There exists no relationship between violent tendencies and video games, and attributing the former to the latter only draws attention away from the actual contributing factors, according to the American Psychological Association (APA) on the subject.
While reviewing its 2015 resolution (via GamesIndustry) on the link between violent behavior and violent video games, APA noted that “members of the media or policymakers” have often cited violent video games as evidence to explain violent behavior such as mass shootings. APA reaffirmed its position that such clauses are “not scientifically sound” and no link exists between the two.
Furthermore, APA stated that the updated resolution “should not be misinterpreted or misused by attributing violence, such as mass shootings, to violent video game use.” Research does suggest some association between video games and “aggressive outcomes, such as yelling and pushing” but pinning violent behavior as well on a large scale remains to be identified.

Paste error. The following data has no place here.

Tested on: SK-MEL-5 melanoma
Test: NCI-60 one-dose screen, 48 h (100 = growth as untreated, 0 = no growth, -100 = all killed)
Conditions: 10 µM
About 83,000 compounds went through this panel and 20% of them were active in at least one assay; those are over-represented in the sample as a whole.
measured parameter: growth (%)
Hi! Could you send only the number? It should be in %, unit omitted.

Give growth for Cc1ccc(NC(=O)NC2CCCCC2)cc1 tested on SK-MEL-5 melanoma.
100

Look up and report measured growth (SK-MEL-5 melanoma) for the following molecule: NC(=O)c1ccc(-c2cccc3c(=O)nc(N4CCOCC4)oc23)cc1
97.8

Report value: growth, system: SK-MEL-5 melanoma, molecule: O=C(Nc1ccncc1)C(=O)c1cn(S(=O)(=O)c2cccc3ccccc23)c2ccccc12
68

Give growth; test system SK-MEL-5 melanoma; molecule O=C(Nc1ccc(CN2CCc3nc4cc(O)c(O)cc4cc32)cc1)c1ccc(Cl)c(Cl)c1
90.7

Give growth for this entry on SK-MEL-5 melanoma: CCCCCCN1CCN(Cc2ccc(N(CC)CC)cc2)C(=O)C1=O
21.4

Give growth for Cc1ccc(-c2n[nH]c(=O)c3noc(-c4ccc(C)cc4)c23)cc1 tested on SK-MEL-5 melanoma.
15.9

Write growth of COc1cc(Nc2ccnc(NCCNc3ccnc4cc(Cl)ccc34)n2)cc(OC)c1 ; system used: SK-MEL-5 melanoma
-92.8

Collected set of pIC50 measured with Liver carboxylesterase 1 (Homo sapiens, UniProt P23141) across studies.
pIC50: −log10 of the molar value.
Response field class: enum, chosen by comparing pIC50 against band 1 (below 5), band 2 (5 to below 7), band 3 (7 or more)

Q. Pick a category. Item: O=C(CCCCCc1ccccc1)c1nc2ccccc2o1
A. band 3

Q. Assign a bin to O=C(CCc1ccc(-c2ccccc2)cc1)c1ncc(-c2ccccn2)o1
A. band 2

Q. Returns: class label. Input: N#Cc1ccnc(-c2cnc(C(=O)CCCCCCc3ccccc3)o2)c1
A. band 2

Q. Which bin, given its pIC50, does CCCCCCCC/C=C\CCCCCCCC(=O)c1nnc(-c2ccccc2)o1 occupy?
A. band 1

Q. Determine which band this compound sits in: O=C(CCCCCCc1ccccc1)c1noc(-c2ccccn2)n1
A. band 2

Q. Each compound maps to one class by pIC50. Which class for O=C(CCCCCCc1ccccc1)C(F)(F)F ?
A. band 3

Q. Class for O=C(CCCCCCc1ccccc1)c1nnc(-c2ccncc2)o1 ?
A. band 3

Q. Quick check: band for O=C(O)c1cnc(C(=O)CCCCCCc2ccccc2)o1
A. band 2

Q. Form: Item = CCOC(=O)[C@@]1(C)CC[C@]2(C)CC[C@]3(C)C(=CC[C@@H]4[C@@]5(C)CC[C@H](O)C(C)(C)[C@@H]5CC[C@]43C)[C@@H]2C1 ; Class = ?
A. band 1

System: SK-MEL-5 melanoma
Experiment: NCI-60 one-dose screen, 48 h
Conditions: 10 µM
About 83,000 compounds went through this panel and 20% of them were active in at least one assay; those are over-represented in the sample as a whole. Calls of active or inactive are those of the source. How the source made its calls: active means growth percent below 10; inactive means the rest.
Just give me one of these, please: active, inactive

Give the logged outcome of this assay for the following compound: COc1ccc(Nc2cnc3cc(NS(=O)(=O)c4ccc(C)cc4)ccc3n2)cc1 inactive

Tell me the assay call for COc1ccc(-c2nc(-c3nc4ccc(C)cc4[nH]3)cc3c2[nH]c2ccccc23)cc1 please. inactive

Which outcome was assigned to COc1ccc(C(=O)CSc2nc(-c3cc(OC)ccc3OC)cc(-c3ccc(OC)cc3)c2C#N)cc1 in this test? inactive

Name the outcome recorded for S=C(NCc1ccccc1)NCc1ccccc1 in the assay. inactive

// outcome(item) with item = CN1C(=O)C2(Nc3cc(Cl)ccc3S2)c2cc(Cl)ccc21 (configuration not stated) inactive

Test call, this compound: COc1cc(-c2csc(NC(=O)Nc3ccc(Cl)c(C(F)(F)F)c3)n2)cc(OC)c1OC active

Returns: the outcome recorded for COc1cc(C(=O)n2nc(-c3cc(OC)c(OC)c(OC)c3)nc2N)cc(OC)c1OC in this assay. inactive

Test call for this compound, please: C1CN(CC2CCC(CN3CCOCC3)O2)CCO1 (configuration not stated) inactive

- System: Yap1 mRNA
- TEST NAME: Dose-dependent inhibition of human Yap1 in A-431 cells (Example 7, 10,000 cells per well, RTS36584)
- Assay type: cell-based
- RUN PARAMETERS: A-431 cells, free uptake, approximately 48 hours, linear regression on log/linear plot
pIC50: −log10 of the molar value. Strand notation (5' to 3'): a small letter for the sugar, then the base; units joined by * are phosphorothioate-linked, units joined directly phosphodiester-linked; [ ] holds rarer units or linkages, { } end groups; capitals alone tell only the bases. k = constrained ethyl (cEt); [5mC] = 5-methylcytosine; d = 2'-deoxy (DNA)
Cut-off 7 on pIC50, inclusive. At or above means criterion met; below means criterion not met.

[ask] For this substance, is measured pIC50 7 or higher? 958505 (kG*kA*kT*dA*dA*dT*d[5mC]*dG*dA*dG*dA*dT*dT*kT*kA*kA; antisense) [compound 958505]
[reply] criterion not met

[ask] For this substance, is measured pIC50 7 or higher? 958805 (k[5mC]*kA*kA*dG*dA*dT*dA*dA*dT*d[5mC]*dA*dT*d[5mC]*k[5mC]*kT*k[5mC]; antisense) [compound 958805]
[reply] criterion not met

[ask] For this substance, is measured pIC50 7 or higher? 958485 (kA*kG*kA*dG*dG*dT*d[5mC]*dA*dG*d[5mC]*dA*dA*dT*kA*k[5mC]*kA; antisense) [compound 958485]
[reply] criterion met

“Violence is a complex social problem that likely stems from many factors that warrant attention from researchers, policymakers and the public,” said APA president Sandra Shullman. “Attributing violence to video gaming is not scientifically sound and draws attention away from other factors, such as a history of violence, which we know from the research is a major predictor of future violence.”
Despite such statements and ongoing research, video games are still blamed whenever a tragedy occurs. When the United States of America was rocked by two different mass shootings last year over the course of a day, President Donald Trump took aim at video games as part of the cause. Before that, Pennsylvania lawmakers proposed a sin tax on violent video games in order to control violent behavior in young individuals. As things stand, video games will continue to be dragged into the spotlight for every violent incident. APA, though, keeps working to bring more awareness on the subject.